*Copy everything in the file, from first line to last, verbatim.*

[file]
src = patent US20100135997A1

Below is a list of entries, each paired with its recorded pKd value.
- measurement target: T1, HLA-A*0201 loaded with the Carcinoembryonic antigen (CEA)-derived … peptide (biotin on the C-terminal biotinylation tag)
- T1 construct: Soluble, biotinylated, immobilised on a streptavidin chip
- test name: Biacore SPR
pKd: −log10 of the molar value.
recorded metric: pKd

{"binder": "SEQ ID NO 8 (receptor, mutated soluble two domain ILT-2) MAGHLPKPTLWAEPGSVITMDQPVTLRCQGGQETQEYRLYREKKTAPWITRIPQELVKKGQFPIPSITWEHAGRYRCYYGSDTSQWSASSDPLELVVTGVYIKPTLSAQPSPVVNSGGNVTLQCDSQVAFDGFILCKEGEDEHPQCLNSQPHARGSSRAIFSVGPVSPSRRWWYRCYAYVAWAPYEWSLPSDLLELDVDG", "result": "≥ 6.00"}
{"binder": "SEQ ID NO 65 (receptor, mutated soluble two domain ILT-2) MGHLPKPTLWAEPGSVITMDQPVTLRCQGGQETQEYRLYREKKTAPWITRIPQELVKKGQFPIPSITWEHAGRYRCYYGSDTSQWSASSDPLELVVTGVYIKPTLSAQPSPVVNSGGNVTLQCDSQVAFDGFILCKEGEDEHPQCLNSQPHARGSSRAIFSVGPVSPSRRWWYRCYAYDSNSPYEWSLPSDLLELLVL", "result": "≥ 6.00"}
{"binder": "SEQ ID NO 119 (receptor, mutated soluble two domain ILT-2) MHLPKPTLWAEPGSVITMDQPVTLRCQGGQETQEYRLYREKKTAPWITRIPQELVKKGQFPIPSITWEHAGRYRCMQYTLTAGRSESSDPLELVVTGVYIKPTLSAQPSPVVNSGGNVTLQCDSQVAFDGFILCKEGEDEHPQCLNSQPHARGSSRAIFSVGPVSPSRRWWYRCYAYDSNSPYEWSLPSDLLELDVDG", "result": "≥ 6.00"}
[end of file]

src = patent US20100135997A1

Below is a list of entries, each paired with its recorded pKd value.
- measurement target: T1, HLA-A*0201 loaded with the Carcinoembryonic antigen (CEA)-derived … peptide (biotin on the C-terminal biotinylation tag)
- T1 construct: Soluble, biotinylated, immobilised on a streptavidin chip
- test name: Biacore SPR
pKd: −log10 of the molar value.
recorded metric: pKd

{"binder": "SEQ ID NO 8 (receptor, mutated soluble two domain ILT-2) MAGHLPKPTLWAEPGSVITMDQPVTLRCQGGQETQEYRLYREKKTAPWITRIPQELVKKGQFPIPSITWEHAGRYRCYYGSDTSQWSASSDPLELVVTGVYIKPTLSAQPSPVVNSGGNVTLQCDSQVAFDGFILCKEGEDEHPQCLNSQPHARGSSRAIFSVGPVSPSRRWWYRCYAYVAWAPYEWSLPSDLLELDVDG", "result": "≥ 6.00"}
{"binder": "SEQ ID NO 65 (receptor, mutated soluble two domain ILT-2) MGHLPKPTLWAEPGSVITMDQPVTLRCQGGQETQEYRLYREKKTAPWITRIPQELVKKGQFPIPSITWEHAGRYRCYYGSDTSQWSASSDPLELVVTGVYIKPTLSAQPSPVVNSGGNVTLQCDSQVAFDGFILCKEGEDEHPQCLNSQPHARGSSRAIFSVGPVSPSRRWWYRCYAYDSNSPYEWSLPSDLLELLVL", "result": "≥ 6.00"}
{"binder": "SEQ ID NO 119 (receptor, mutated soluble two domain ILT-2) MHLPKPTLWAEPGSVITMDQPVTLRCQGGQETQEYRLYREKKTAPWITRIPQELVKKGQFPIPSITWEHAGRYRCMQYTLTAGRSESSDPLELVVTGVYIKPTLSAQPSPVVNSGGNVTLQCDSQVAFDGFILCKEGEDEHPQCLNSQPHARGSSRAIFSVGPVSPSRRWWYRCYAYDSNSPYEWSLPSDLLELDVDG", "result": "≥ 6.00"}